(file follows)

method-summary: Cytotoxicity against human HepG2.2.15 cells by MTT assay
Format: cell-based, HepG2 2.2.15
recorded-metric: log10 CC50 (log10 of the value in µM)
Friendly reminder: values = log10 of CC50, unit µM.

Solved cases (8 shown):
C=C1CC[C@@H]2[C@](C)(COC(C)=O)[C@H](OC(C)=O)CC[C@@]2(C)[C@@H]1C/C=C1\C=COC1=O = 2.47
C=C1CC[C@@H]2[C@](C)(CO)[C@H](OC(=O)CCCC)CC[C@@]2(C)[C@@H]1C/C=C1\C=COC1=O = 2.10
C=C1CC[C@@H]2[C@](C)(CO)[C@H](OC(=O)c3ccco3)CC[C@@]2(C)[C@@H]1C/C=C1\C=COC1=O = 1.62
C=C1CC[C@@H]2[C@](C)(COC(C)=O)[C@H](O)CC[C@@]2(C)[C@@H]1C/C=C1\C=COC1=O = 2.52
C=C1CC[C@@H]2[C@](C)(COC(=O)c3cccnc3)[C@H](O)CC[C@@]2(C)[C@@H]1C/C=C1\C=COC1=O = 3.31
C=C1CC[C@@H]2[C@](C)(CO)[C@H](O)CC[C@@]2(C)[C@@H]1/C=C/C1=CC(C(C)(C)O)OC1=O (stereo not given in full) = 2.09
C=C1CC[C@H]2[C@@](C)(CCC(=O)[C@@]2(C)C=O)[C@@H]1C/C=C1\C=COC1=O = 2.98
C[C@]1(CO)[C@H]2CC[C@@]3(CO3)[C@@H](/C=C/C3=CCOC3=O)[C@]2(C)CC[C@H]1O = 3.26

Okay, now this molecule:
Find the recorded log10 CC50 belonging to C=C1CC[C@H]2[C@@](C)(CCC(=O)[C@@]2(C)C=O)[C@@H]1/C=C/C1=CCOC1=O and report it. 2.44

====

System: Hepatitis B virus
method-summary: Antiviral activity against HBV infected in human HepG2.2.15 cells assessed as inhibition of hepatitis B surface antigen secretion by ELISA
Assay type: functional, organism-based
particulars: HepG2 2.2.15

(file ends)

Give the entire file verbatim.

method-summary: Cytotoxicity against human HepG2.2.15 cells by MTT assay
Format: cell-based, HepG2 2.2.15
recorded-metric: log10 CC50 (log10 of the value in µM)
Friendly reminder: values = log10 of CC50, unit µM.

Solved cases (8 shown):
C=C1CC[C@@H]2[C@](C)(COC(C)=O)[C@H](OC(C)=O)CC[C@@]2(C)[C@@H]1C/C=C1\C=COC1=O = 2.47
C=C1CC[C@@H]2[C@](C)(CO)[C@H](OC(=O)CCCC)CC[C@@]2(C)[C@@H]1C/C=C1\C=COC1=O = 2.10
C=C1CC[C@@H]2[C@](C)(CO)[C@H](OC(=O)c3ccco3)CC[C@@]2(C)[C@@H]1C/C=C1\C=COC1=O = 1.62
C=C1CC[C@@H]2[C@](C)(COC(C)=O)[C@H](O)CC[C@@]2(C)[C@@H]1C/C=C1\C=COC1=O = 2.52
C=C1CC[C@@H]2[C@](C)(COC(=O)c3cccnc3)[C@H](O)CC[C@@]2(C)[C@@H]1C/C=C1\C=COC1=O = 3.31
C=C1CC[C@@H]2[C@](C)(CO)[C@H](O)CC[C@@]2(C)[C@@H]1/C=C/C1=CC(C(C)(C)O)OC1=O (stereo not given in full) = 2.09
C=C1CC[C@H]2[C@@](C)(CCC(=O)[C@@]2(C)C=O)[C@@H]1C/C=C1\C=COC1=O = 2.98
C[C@]1(CO)[C@H]2CC[C@@]3(CO3)[C@@H](/C=C/C3=CCOC3=O)[C@]2(C)CC[C@H]1O = 3.26

Okay, now this molecule:
Find the recorded log10 CC50 belonging to C=C1CC[C@H]2[C@@](C)(CCC(=O)[C@@]2(C)C=O)[C@@H]1/C=C/C1=CCOC1=O and report it. 2.44

====

System: Hepatitis B virus
method-summary: Antiviral activity against HBV infected in human HepG2.2.15 cells assessed as inhibition of hepatitis B surface antigen secretion by ELISA
Assay type: functional, organism-based
particulars: HepG2 2.2.15